Bodies and minds rested after a weekend off in Fukuoka, Ireland’s players return to work today looking for the elusive spark that could propel them past Samoa and onto a World Cup quarter-final with confidence renewed.
It may be that Robbie Henshaw is that spark.
There was no weekend pass for Henshaw.
Not for him the freedom to wander around Fukuoka’s bustling Hakata district or the endless miles of shopping centres, coffee shops and eateries that is the Tenjin, a magnetic pole for visitors and residents alike in the island of Kyushu’s biggest city.
Henshaw trained on Friday, despite the team’s shift from Kobe to Fukuoka on the bullet train, and again on Saturday.
Sunday involved some rehab on the hamstring injury that has kept him sidelined since Ireland’s first training session in Japan.
Chiba seems a lifetime ago now but Joe Schmidt and his medical staff have been taking the softly-softly approach with the Athlone man who participated in the captain’s run last Wednesday before the Russia game.
All told, he has been ‘on his feet’ for two weeks now, working in the gym and on the pitch, doing his speed work and regular rehab.
The plan is that he participates fully in collective training this week and starts against Samoa on Saturday. He will be a sight for sore eyes and, in Garry Ringrose’s case, sore legs, given the punishing shift the Dubliner has had to put in at centre with his club colleague’s absence.
“There were a lot of stories going around that I was flying home and I had to get surgery and stuff, but that wasn’t the case,” said Henshaw.
“It was a bit of a scare at the time, just a small tweak in the hammy. I had a previous injury there, that’s why there was concern over it.
He understands the faith that has been placed in him and takes confidence from it.
It’s probably fair to say that Schmidt would not have made do with just the 30 fit players through the first week of the tournament for just anyone, but Henshaw is that good.
His all-too-frequent injury issues have been a source of considerable frustration, both for him and for Schmidt.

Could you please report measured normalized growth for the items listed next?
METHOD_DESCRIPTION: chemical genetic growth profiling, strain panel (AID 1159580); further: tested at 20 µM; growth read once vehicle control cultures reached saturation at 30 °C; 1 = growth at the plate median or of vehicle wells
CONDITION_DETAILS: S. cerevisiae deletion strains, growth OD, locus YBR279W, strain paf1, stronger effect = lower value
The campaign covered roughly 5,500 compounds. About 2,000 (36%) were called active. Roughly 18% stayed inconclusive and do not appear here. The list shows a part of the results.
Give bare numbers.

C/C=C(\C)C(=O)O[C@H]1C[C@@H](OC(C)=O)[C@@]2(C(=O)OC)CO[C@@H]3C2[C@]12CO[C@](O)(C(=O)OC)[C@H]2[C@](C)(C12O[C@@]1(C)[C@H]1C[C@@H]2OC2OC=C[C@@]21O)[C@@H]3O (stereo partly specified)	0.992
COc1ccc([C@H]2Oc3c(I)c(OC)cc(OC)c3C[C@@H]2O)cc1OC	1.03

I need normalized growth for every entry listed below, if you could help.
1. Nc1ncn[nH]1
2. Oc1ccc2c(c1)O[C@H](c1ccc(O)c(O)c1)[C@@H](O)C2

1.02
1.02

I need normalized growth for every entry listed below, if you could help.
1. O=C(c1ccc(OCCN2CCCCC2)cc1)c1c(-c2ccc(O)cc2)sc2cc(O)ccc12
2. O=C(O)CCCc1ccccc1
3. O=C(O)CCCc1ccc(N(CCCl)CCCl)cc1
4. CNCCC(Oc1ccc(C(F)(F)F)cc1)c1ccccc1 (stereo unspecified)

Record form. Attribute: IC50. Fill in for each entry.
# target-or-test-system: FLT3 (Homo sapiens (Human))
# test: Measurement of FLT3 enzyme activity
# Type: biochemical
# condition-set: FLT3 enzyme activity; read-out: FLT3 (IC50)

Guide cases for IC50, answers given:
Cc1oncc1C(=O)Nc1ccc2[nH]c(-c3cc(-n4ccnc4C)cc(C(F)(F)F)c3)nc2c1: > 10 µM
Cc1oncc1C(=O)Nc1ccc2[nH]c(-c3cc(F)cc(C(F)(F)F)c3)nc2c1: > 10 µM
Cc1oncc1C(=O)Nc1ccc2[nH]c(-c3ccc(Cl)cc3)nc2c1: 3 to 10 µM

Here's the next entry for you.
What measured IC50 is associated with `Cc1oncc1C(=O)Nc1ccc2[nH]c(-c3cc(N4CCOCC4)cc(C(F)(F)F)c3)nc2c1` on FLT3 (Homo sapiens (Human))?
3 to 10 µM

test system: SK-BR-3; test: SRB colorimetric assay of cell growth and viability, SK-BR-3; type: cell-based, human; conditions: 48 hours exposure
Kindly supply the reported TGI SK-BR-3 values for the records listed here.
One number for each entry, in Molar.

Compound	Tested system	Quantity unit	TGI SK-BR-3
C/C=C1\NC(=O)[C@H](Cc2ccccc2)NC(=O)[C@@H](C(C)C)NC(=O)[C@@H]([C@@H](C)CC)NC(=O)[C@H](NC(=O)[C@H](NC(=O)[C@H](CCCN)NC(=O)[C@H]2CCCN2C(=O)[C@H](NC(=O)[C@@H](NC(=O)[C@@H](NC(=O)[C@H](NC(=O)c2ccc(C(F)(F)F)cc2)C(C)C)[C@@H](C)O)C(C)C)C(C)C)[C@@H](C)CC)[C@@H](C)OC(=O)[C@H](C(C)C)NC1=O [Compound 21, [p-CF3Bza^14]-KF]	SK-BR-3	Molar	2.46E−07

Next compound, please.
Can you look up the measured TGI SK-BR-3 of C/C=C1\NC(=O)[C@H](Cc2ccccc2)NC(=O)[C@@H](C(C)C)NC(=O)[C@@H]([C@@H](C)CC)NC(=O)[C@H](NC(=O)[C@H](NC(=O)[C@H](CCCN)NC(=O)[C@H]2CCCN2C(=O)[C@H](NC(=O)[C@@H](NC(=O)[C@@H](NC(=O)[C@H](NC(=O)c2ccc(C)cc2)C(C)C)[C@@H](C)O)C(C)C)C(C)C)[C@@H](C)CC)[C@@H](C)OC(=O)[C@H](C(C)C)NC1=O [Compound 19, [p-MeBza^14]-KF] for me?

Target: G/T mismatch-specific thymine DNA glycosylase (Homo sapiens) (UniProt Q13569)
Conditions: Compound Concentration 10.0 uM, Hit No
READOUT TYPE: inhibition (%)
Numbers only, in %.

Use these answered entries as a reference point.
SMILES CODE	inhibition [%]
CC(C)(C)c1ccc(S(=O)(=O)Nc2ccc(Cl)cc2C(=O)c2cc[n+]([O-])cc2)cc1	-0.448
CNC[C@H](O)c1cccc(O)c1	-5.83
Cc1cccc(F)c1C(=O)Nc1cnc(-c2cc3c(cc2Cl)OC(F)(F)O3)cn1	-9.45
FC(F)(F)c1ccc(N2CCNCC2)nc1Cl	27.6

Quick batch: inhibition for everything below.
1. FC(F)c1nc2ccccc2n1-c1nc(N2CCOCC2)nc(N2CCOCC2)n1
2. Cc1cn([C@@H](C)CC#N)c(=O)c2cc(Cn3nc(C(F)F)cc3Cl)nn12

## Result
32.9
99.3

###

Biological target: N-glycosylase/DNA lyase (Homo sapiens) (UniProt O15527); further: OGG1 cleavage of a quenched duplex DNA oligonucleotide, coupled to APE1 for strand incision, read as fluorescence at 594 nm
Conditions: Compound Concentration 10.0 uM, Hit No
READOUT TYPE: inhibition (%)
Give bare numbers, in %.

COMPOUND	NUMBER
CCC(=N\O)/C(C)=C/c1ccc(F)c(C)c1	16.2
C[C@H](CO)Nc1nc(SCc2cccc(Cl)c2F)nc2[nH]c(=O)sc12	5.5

And Henshaw, who missed the first two games of the 2015 World Cup for similar reasons, admits that the positive prognoses couldn’t prevent his mind from wandering.
“There were a few sleepless nights, just over-thinking things, the ifs and buts.
“But once you see yourself improving and hitting those targets that you put down, that gives you the reassurance that you are coming good.”
The beauty with Henshaw is that he has proven himself capable of hitting the ground running on his return regardless of how long the absence.
His one game this season, against Wales in Dublin, was proof of that given his superb performance on both sides of the ball.
His partnership with Bundee Aki that day in Dublin confirmed the suspicion for many, that it was the partnership pencilled in to start the tournament against the Scots back in Yokohama, but Ringrose’s stellar performances have muddied that water now.
A welcome complication.
Individual battles for places, or a perceived lack of them, are not the reasons Ireland have struggled for momentum here in Japan though.
There is something less tangible and more debilitating that is holding back a team that conquered all before it last year. Something just isn’t clicking and time is running out.
Henshaw may have been out of the loop in terms of game-time but he has clearly been kept abreast of the party line. The loss to Japan? A “minor blip,” he said.
Conditions, particularly in Kobe’s enclosed arena, were given the usual mention too.
“We executed a few scores nicely and potentially left a few out there,” he said of the unimpressive win against Russia.
“The big thing I got from it is that the group is good, positive about how we are going about our week.
“We are trying things and not going into our shell. We are trying to off-load and have a go. We are playing what’s on in front of us as well, which is the most important thing, so we can take a big step going forward.”
If there is one obvious positive for Ireland, it is in the concession of just 22 points across their three games to date. Ally that with an improved attacking prowess and this is still a team laden with experience and ability that could produce a big performance.
Henshaw can help in that regard. His size and his brute-force are considerable weapons, but he is a more intelligent and skilful player with ball in-hand than he is often given credit for, and he understands that it will take more than brawn to beat the Samoans next Saturday.
“As we saw against Scotland, Stuart Hogg was pinning the corners a nice bit, just turning them around so there could be a bit of space in the back-field.
“That could be a way, I suppose, to break it up a bit and just nail our basics as well. If we hold the ball and nail our breakdown, we can break them down.”
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